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Am I the only one completely confused by the Cingular merger with AT&T?
I've read the business stories and understand the facts of the deal. Cingular Wireless acquires the assets and customers of AT&T Wireless for $41 billion. The combined companies have 46 million customers, topping now No. 2 carrier Verizon by 9 million subscribers. The one hitch is that AT&T keeps the rights to the AT&T Wireless brand and plans to launch a new wireless service under that name.
Facts aside, it's tremendously confusing to be an AT&T Wireless customer these days. Or am I a Cingular customer? It's very unclear. My cellular bill carries the Cingular brand. My phone tells me I'm on the Cingular networkexcept on those occasions when it says I'm on the AT&T Wireless network.
Last month I was a little late sending in my payment. I got a call from AT&T Wireless. The customer service agent was sympathetic, and suggested that when Cingular runs the show, I won't have to worry about those late payments. Apparently, the agent said, you can overlook your Cingular bill for months without consequence. I don't intend to find out, but I was definitely impressed with this new level of customer service.
Last week I got my wireless bill, again with the Cingular branding. Lately I've used more than my allotted minutes, so I called to upgrade my plan. This time, a customer service agent says I can upgrade my AT&T plan or I can migrate to a Cingular plan. Any penalties for leaving AT&T ahead of my contract would be waived. Huh? Isn't AT&T Wireless now also Cingular? Well, yes, said the agent, but Cingular wants to move AT&T Wireless customers to Cingular plans before AT&T Wireless is relaunched. Again, huh?
After the engraved announcement praising the benefits of this joyous union, and a half-dozen mailers and billing inserts, I thought I was a Cingular customer now.
I decided to drop into a Cingular store to get a new phone and upgrade or migrate or whatever my account. In the course of the last week, I visited four Cingular-branded storessometimes as close as two doors apart, since formerly competing AT&T Wireless and Cingular stores were often located close to one another. Aside from the funny little orange guy, there's not a lot of consistency between the stores. And there's not much help, either.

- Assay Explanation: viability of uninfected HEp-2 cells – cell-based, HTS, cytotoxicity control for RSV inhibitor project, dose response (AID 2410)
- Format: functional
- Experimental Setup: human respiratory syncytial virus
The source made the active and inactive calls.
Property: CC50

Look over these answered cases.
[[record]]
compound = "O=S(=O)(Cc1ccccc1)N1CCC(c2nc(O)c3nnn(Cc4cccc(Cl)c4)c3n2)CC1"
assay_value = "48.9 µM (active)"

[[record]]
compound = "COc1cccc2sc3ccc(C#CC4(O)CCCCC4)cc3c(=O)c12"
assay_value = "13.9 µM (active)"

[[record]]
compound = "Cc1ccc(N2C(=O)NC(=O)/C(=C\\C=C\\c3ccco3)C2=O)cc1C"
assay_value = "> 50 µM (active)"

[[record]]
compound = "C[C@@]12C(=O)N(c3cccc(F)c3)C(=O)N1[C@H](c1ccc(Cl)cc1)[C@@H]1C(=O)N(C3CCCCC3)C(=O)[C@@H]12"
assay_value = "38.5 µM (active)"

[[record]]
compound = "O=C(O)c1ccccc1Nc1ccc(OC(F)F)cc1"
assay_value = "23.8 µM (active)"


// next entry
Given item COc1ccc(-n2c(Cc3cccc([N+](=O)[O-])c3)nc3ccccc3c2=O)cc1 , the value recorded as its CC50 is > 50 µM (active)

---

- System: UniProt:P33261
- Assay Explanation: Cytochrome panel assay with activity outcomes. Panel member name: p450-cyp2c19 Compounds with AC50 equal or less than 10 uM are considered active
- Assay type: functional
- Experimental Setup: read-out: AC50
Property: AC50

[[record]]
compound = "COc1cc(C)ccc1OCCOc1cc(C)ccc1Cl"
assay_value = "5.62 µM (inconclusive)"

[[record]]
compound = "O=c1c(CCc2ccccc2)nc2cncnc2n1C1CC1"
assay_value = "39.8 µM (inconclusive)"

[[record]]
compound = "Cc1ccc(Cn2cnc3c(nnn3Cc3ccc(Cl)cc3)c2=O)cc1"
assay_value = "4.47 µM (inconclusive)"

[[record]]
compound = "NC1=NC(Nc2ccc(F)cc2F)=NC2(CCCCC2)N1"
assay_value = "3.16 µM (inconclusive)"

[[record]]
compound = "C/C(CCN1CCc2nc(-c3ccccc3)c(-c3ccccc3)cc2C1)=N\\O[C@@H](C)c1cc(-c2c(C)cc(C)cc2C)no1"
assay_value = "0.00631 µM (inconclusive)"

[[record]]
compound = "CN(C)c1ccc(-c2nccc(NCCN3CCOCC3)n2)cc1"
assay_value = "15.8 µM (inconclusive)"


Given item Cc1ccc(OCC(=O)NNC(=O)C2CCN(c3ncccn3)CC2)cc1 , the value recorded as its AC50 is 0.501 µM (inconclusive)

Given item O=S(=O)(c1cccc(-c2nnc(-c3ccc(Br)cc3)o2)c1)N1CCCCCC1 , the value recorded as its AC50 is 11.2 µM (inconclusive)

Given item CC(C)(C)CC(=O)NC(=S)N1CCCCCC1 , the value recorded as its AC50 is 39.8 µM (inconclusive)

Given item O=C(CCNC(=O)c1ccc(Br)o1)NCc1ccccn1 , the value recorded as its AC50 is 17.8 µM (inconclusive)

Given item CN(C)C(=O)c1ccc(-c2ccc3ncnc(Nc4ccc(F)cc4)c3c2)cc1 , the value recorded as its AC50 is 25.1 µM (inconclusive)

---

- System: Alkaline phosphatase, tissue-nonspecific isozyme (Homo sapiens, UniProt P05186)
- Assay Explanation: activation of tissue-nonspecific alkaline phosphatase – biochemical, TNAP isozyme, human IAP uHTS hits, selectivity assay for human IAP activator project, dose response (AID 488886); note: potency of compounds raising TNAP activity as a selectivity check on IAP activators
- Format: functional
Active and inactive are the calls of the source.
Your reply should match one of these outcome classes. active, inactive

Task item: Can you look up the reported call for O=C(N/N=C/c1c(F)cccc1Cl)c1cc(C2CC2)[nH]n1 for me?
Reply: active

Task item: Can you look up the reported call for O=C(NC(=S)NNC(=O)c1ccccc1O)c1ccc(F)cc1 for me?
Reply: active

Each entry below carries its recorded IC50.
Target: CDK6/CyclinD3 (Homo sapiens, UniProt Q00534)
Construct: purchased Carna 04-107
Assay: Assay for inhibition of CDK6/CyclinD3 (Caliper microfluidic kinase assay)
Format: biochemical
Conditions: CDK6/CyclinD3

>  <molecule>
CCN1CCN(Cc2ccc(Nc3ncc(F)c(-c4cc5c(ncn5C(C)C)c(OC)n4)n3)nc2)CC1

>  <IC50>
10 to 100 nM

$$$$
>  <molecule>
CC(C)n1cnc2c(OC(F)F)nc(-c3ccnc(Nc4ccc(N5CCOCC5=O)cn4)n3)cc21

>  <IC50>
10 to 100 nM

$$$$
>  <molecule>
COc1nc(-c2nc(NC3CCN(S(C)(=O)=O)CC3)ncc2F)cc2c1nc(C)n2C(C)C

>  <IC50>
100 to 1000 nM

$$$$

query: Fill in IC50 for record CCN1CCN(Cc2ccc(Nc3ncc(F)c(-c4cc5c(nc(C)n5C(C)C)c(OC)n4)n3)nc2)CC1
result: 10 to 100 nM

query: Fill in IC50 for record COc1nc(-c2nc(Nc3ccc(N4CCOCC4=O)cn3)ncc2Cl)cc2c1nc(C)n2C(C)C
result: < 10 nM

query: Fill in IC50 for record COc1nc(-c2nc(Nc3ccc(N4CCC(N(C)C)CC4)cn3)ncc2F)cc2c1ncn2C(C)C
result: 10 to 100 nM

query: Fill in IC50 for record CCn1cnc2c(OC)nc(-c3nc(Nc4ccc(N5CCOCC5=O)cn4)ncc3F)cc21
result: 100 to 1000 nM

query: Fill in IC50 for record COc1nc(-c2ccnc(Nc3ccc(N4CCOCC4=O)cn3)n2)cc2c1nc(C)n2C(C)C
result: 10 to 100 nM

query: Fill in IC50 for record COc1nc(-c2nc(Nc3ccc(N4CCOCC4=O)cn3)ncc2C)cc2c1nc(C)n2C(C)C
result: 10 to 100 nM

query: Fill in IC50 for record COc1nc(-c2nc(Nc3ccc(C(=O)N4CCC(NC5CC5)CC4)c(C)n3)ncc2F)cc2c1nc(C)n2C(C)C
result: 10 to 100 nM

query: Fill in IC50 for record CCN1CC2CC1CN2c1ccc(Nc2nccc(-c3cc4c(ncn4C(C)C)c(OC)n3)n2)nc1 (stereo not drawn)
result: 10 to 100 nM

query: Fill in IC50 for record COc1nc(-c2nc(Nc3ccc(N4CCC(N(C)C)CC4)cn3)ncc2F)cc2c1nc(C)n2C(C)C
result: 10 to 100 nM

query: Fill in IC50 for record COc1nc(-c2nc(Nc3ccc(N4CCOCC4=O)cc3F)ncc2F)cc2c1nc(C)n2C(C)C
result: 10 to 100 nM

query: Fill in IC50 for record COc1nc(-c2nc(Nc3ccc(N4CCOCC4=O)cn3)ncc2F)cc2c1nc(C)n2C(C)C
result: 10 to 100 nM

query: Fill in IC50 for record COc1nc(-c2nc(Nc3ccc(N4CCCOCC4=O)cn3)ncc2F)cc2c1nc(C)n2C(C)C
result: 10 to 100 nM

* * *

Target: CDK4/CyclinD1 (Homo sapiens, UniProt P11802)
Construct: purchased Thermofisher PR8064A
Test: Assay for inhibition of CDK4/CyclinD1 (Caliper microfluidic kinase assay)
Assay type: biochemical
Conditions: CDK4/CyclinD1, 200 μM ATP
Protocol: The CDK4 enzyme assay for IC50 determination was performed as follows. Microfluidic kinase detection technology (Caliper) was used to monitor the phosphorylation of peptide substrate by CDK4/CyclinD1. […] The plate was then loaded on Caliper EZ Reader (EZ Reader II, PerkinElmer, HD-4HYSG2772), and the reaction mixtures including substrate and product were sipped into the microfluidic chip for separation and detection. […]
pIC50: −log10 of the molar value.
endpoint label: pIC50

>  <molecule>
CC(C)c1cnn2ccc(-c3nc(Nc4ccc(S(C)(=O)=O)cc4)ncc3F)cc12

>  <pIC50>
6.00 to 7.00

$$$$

A knowledgeable sales rep in Pittsburgh had great information about the phones, but told me he couldn't set me up because he didn't have access to account information outside of his region. Back in Redwood City, I fell into a Cingular-branded storefront that was actually a Parrot Cellular outlet and authorized Cingular reseller. I got pretty deep into the transaction before the friendly rep told me that a) they didn't have the phone I wanted but could get it from another store, b) I would not get the lower price I'd seen at other stores because that price was only for new Cingular accounts, and c) I would have to pay a fee to migrate from AT&T Wireless to Cingular. What?
I'm not a new account, but I am a new account? And I get pay for the privilege without the benefit of the rebate on the new phone? I'm a Cingular customer in logo only, but when I need to service my account, I'm a vestige customer of AT&T Wireless.
Without question, this is the worst customer acquisition transition I have ever observed. When AT&T Wireless bought CellularOne several years ago, there was no hassle, no confusion. The accounts were transitioned to AT&T Wireless and that was that. No fuss, no muss. No problem or cost to the consumer.
Not so with this merger. Apparently, Cingular bought a license to confuse AT&T Wireless customers. And, clever Cingular: by charging AT&T customers to "migrate" to Cingular, the customer very directly bears the cost of the integrating the two customer bases.
Of course, no customer-facing representative at Cingular can explain why the two companies are not one, why AT&T Wireless customers are second-class citizens until initiated into the Cingular community, and why AT&T Wireless customers must pay for the privilege. In this mess of a merger, Cingular may have become the largest cellular carrier in the country, but it's the 26 million confused and disenfranchised customers of AT&T Wireless that are the lesser for it.
Chris Shipley is the executive producer of NetworkWorld's DEMO Conferences, Editor of DEMOletter and a technology industry analyst for nearly 20 years. She can be reached at firstname.lastname@example.org
. Shipley, has covered the personal technology business since 1984 and is regarded as one of the top analysts covering the technology industry today. Shipley has worked as a writer and editor for variety of technology consumer magazines, including PC Week, PC Magazine, PC/Computing, and InfoWorld, US Magazine and Working Woman. She has written two books on communications and Internet technology, has won numerous awards for journalistic excellence, and was named the #1 newsletter editor by Marketing Computers for two years in a row. To subscribe to DEMOletter please visit: http://www.idgexecforums.com/demoletter/index.html
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